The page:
Is depression a feeling like being sad….one may wonder. While we all feel sad, moody or low from time to time, some people experience these feelings intensely, for long periods of time (weeks, months or even years) and sometimes without any apparent reason. Depression is more than just a low mood – it’s a serious condition that affects your physical and mental health.
Depression interferes with daily life and normal functioning. It can cause pain for both the person with depression and those who care about him or her. It is not a sign of a person’s weakness but a sign of an illness. Most people who experience depression need treatment to get better. It is time we take depression seriously and seek treatment instead of ignoring it.
Signs and Symptoms
Sadness is just one small part of depression. Some people with depression may not feel sadness at all. Depression has many other symptoms, including physical ones. If you experience any of the below signs and symptoms for at least 2 weeks, its time to see a doctor.
- Persistent sad, anxious, or “empty” mood
- Feelings of hopelessness
- Feelings of guilt, worthlessness
- Loss of interest or pleasure in hobbies and activities
- Decreased energy, fatigue
- Difficulty concentrating, remembering, making decisions
- Difficulty sleeping, early-morning awakening, or oversleeping
- Appetite and/or weight changes
- Thoughts of death or suicide
- Restlessness, irritability
Factors that may cause Depression
Many factors may play a role in depression, including genetics, brain biology and chemistry, and life events such as trauma, loss of a loved one, a difficult relationship, an early childhood experience, or any stressful situation.
Depression can happen at any age, but often begins in the teens or early 20s or 30s. Most chronic mood and anxiety disorders in adults begin as high levels of anxiety in children. In fact, high levels of anxiety as a child could mean a higher risk of depression as an adult. Sometimes medications taken for these illnesses may cause side effects that contribute to depression.
Types of Depression
1. Major depression: Severe symptoms that interfere with the ability to work, sleep, study, eat, and enjoy life. An episode can occur only once in a person’s lifetime, but more often, a person has several episodes.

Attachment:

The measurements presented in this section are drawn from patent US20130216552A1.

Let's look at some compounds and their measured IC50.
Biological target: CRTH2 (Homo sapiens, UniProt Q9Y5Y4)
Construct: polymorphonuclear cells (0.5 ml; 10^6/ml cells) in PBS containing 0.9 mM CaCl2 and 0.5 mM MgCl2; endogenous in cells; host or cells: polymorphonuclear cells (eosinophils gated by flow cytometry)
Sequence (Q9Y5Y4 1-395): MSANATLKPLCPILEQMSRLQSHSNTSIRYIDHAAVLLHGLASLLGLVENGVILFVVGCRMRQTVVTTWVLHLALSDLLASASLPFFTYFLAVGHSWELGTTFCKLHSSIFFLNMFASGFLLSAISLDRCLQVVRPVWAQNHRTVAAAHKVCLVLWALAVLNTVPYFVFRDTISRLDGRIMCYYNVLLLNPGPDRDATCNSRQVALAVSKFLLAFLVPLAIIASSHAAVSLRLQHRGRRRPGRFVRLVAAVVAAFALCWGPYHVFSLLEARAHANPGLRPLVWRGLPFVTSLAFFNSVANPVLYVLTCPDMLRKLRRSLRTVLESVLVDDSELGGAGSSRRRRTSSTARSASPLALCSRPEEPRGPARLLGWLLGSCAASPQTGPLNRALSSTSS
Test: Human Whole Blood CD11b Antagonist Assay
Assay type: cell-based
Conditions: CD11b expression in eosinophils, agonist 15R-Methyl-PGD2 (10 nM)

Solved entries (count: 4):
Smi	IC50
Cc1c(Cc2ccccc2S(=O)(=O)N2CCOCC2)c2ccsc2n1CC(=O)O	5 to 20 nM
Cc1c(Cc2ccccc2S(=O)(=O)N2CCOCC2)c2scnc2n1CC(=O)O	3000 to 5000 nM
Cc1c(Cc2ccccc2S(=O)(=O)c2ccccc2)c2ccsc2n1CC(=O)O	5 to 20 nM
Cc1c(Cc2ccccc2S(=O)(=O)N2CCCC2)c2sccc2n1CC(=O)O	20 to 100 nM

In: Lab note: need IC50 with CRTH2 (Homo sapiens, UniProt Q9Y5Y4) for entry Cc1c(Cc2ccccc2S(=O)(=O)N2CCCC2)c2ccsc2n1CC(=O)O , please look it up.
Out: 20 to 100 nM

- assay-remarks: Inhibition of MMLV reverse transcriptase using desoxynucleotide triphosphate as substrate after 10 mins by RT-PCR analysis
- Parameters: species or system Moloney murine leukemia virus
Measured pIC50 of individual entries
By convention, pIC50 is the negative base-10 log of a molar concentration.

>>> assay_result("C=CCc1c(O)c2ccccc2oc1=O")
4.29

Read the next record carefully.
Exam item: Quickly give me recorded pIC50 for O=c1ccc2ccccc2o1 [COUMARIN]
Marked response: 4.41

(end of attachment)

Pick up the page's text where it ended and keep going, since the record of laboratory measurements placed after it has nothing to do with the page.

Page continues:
2. Persistent depressive disorder: A depressed mood that lasts for at least 2 years. A person diagnosed with persistent depressive disorder may have episodes of major depression along with periods of less severe symptoms, but symptoms must last for 2 years.
3. Psychotic depression, which occurs when a person has severe depression plus some form of psychosis, such as having disturbing false beliefs or a break with reality (delusions), or hearing or seeing upsetting things that others cannot hear or see (hallucinations).
4. Postpartum depression, which is much more serious than the “baby blues” that many women experience after giving birth, when hormonal and physical changes and the new responsibility of caring for a newborn can be overwhelming. It is estimated that 10 to 15 percent of women experience postpartum depression after giving birth.
5. Seasonal affective disorder (SAD), which is characterized by the onset of depression during the winter months, when there is less natural sunlight. The depression generally lifts during spring and summer.
6. Depression is treatable. Depression, even the most severe cases, can be treated. The earlier the treatment begins, the more effective it is. Most adults see an improvement in their symptoms when treated with antidepressant drugs, talk therapy (psychotherapy), or a combination of both.
Treatments for depression
There’s no one proven way that people recover from depression, and it’s different for everyone. However, there are a range of effective treatments and health professionals who can help you on the road to recovery.
Psychological treatments also known as talking therapies can help you change your thinking patterns and improve your coping skills so you’re better equipped to deal with life’s stresses and conflicts. There are several types of effective psychological treatments for depression like cognitive behaviour therapy, interpersonal therapy, behaviour therapy.
Medical treatments for depression
The main medical treatment for depression is antidepressant medication. There’s a lot of misinformation about antidepressant medication and while there is no simple explanation as to how it works, it can be very useful in the treatment of moderate to severe depression and some anxiety disorders.
Do not suffer in silence. If you or a loved one is suffering from depression, seek medical help. The Department of Psychiatry at Kokilaben Dhurubhai Ambani Hospital provide offer individualised treatment plans that ensure consistent patient care. Please refer below link for more details: